The Little-Known History of Bourbon

The Little-Known History of Bourbon

By Peyton Whittington Published August 2023

Sure, you’ve sipped a frosty Mint Julep on Derby Day and suffered a severe case of sticker shock after hunting for that rare bottle your son-in-law really wanted for his birthday (“What do they put in this stuff, gold?”), but how much do you really know about bourbon, America’s only native spirit?

Join us as we explore the little-known history of how bourbon came to be and share fun facts about the spirit to have in your back pocket at cocktail parties.

Jump to Facts About Bourbon

Bourbon Is Born

Bourbon’s story begins with rebellion (this is American history, after all).

But first, let us set the scene: it’s the 1770s and the American Revolution is a powder keg about to explode. The part of the country we know today as Kentucky was “discovered” by settlers to have fertile land (especially for growing corn, bourbon’s star ingredient), plenty of trees (for barrels, of course) and pure water sources. Post-1776, a flood of Irish and German immigrants arrived in the newly formed states, and they brought with them their culture of distillation and taste for hard liquor, not just beer or cider.1

It can’t be understated just how normalized and ingrained (get it, grain?) distillation was in the everyday lives of early Kentucky’s settlers. If they didn’t bring a still with them from their home countries, they’d fashion one from copper, logs, barrels or whatever they could get their hands on. Crude whiskey was used for barter and trade; it was the obvious answer for what to do with leftover grains after the family had eaten their fill and enough was harvested to be taken to market.

So, when individual states accrued massive amounts of debt after the Revolution, Treasury Secretary Alexander Hamilton suggested an excise tax on whiskey as a no-brainer remedy for the new nation’s financial woes. President George Washington was apprehensive about the tax, but he journeyed throughout Virginia and Pennsylvania to take the pulse of local government officials’ feelings toward Hamilton’s proposal. Washington was met with enthusiasm, so Congress passed the bill in 1791.2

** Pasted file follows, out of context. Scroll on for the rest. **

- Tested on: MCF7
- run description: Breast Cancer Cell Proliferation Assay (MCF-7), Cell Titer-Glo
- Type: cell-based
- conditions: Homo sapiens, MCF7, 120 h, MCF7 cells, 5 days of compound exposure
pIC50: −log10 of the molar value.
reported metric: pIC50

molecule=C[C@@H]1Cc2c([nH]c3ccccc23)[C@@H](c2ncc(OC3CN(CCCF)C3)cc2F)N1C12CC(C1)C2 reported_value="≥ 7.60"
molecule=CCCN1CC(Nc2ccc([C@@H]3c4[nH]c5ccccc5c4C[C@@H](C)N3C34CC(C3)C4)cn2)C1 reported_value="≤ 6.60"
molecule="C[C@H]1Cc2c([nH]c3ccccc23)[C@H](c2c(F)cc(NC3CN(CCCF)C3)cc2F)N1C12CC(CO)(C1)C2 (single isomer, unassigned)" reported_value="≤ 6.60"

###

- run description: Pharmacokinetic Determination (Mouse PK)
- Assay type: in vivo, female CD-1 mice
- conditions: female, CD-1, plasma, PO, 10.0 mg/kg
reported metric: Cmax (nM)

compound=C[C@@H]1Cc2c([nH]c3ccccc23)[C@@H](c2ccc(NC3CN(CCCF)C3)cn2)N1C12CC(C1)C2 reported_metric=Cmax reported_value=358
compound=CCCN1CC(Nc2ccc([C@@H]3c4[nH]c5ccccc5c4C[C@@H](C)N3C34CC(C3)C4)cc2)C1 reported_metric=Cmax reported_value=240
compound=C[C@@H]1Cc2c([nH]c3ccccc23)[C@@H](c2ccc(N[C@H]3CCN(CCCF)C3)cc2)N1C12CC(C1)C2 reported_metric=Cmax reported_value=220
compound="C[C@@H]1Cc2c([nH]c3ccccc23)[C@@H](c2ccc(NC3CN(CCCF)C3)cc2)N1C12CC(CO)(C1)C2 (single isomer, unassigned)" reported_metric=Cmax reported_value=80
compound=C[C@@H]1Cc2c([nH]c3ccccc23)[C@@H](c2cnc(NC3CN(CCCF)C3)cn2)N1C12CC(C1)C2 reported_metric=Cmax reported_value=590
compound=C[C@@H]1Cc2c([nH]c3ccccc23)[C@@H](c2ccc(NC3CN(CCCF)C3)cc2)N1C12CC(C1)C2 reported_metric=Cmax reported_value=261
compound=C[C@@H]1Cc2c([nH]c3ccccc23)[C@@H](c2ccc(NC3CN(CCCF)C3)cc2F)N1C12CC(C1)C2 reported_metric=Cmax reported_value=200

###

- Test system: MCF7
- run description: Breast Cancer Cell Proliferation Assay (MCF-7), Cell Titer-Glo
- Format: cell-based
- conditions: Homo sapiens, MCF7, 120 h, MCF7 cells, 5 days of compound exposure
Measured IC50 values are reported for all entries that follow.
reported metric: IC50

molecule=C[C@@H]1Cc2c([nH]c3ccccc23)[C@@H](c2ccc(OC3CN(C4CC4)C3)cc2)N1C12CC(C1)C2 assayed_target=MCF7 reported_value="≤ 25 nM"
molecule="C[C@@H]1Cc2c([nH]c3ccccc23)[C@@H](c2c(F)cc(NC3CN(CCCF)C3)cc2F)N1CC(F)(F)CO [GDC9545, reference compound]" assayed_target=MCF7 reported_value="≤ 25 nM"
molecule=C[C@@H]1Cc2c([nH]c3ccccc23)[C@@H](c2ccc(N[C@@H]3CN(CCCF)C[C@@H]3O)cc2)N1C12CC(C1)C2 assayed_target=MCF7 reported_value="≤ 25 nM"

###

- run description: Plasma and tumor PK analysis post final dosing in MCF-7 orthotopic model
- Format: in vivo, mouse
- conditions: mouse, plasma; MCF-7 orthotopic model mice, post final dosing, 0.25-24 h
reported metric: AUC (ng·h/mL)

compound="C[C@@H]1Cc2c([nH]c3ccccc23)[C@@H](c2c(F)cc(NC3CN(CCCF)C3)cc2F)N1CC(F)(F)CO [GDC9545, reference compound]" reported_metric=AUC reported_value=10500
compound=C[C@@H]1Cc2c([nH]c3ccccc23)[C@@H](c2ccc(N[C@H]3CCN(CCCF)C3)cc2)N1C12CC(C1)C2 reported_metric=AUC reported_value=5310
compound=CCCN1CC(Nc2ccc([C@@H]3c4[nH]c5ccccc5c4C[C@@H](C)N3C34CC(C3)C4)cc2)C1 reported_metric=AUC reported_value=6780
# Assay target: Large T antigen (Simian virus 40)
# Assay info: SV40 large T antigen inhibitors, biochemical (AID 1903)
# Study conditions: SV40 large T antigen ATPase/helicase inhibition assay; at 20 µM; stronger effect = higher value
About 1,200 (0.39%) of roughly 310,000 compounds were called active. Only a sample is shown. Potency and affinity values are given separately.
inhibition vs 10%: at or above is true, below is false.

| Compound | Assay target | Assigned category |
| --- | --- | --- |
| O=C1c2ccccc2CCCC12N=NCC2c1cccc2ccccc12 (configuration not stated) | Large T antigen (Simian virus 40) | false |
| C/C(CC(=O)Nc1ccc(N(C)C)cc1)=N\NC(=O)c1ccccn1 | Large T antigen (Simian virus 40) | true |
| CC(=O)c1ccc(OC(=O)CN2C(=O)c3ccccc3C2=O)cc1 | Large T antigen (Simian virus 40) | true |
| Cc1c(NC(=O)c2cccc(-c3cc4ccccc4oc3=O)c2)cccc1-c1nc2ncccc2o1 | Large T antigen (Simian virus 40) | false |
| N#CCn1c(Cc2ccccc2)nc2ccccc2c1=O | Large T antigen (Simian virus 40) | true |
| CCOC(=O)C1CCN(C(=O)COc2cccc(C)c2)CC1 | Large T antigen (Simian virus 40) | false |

The only problem is that Washington was talking with local big wigs, not the farmers in the fields developing this new nation with their own blood, sweat, tears and whiskey. And if there’s two rules of American history, it’s 1) Don’t mess with the little guy, and 2) Don’t tax our beverages.

Protests and revolts immediately ensued. The new law was unjust in that large producers paid the tax annually at a rate of six cents per gallon, and the more they produced, the bigger the tax breaks got. Small producers, however, paid nine cents per gallon in taxes, and the tax could only be paid in cash. For folks used to barter and trade as a means of doing business, this wasn’t it.

Tensions turned violent when tax collectors and their families were assaulted and intimidated by aggrieved distillers. The Whiskey Rebellion got so bad that Washington assembled over 12,000 militiamen to march into western Pennsylvania. Local rebels didn’t dare retaliate against a militia of that size and they begrudgingly returned to business as usual.

To let Pennsylvania cool off, Washington incentivized disgruntled rebels to move southward to Kentucky, which was still part of Virginia. Governor Thomas Jefferson offered 60 acres of land to any Pennsylvania transplant who agreed to plant native corn (see also: whiskey) on their land. Jefferson, a French fanboy, dubbed the new settlement Bourbon County after the powerful French Bourbon dynasty, which ruled over Spain and most of Italy at the time. Jefferson also campaigned on the promise to repeal the whiskey tax when he was elected president in 1802, and he did just that. Once the whiskey started flowing out of Kentucky and down the Missouri and Ohio rivers with “Bourbon County” emblazoned on every barrel, America’s favorite spirit got its name.3

Quite the story, no? Let’s wash it down with a few bite-sized fun facts about bourbon and, more importantly, bourbon drinkers.

Facts About Bourbon

  1. Evan Williams founded the first whiskey distillery in the U.S. in 1783 – and that’s not all he did.

    Evan Williams, a Welsh immigrant, arrived in Louisville, Kentucky in 1780 and founded the new nation’s first commercial distillery on the banks of the Ohio River just three years later in 1783. Williams had a hand in plenty other firsts for Louisville, too; he was the city’s first wharf master and operated as one of seven of the city’s early trustees (Louisville lore tells that the man would bring a bottle of whiskey to his board of trustee meetings, and everyone would partake in a tipple). A master stonemason and building contractor, Williams also built Jefferson County’s first clerk’s office and courthouse and Louisville’s first brick home.4